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DNA Tests Solve 1992 Worcester Murder

WORCESTER (CBS/AP) – The Worcester district attorney's office says tests on DNA taken last year from the dead body of a man in Alabama have solved the 1992 slaying of a woman in Worcester.

District Attorney Joseph Early had said in October that DNA recovered in the slaying of 30-year-old Denise Comeau matched DNA from two rapes committed in Worcester in the 1990s.

On Wednesday, Early confirmed James Earl Johnson's body was exhumed from a cemetery in Tuskegee, Ala. last October and tissue from his body matched DNA collected in the murder and rapes. Johnson died at the age of 58 in 2008.

The rape victims have also since died.

Early said then that an Alabama judge approved exhumation of Johnson's body, who died in 2008, from a cemetery near Tuskegee, Ala., for DNA testing.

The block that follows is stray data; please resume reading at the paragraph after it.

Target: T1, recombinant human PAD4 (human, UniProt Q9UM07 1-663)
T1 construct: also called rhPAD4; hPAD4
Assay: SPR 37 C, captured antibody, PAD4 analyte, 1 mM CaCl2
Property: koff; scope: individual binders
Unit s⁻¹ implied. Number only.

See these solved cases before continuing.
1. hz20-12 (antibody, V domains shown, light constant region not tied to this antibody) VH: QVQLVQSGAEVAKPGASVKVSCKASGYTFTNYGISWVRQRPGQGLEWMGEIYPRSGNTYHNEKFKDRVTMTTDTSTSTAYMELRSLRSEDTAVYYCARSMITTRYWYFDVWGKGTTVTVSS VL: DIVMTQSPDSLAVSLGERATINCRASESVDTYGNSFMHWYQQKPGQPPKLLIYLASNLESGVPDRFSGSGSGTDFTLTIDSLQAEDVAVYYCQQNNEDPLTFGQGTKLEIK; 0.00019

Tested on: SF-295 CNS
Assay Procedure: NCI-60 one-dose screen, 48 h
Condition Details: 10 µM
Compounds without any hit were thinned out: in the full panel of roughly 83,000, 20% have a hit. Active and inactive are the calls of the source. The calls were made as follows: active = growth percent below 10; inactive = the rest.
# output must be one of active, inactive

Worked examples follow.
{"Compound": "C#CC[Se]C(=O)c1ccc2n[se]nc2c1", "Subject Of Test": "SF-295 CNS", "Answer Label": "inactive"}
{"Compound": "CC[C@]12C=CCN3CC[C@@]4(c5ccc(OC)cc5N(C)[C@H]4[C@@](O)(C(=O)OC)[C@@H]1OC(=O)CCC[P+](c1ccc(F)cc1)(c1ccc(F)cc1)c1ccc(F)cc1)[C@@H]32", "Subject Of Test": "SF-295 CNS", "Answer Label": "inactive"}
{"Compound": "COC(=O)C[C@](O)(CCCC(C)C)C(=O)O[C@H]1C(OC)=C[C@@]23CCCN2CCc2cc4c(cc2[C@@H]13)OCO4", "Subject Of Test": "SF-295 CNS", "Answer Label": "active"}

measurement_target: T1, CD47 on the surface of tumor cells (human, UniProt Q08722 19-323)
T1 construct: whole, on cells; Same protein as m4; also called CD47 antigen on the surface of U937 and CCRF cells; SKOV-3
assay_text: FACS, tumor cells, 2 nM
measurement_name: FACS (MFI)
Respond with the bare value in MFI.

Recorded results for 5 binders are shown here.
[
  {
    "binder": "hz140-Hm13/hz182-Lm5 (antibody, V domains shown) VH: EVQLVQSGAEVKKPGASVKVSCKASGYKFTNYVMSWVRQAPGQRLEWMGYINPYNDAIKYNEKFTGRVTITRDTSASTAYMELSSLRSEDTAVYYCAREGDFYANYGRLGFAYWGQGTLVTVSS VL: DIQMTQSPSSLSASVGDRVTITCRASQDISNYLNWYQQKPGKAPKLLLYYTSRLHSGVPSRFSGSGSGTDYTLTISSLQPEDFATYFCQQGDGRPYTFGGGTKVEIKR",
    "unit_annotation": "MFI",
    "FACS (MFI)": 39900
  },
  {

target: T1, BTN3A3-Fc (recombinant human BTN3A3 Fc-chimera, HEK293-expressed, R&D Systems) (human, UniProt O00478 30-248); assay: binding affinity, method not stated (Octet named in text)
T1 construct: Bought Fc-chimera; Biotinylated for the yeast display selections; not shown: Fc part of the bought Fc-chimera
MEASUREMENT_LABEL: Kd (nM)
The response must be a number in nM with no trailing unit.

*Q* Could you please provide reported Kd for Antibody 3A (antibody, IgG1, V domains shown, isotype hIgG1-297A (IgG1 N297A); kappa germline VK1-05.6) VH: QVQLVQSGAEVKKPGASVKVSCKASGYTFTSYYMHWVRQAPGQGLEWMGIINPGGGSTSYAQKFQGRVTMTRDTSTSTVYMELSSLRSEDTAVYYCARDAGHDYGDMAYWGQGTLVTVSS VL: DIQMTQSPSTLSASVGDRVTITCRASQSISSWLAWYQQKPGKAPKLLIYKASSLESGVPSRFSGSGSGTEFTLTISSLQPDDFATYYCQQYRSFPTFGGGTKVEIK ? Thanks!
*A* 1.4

Johnson had lived in Worcester for 15 years. In 1992, Comeau's body was found in a fire in an abandoned building in that city. An autopsy showed she was strangled before the fire burned her body.

Authorities said he had been a suspect in one of the rapes, but was never charged because the victim did not want to go forward with the charge.

(TM and © Copyright 2011 CBS Radio Inc. and its relevant subsidiaries. CBS RADIO and EYE Logo TM and Copyright 2011 CBS Broadcasting Inc. Used under license. All Rights Reserved. This material may not be published, broadcast, rewritten, or redistributed. The Associated Press contributed to this report.)

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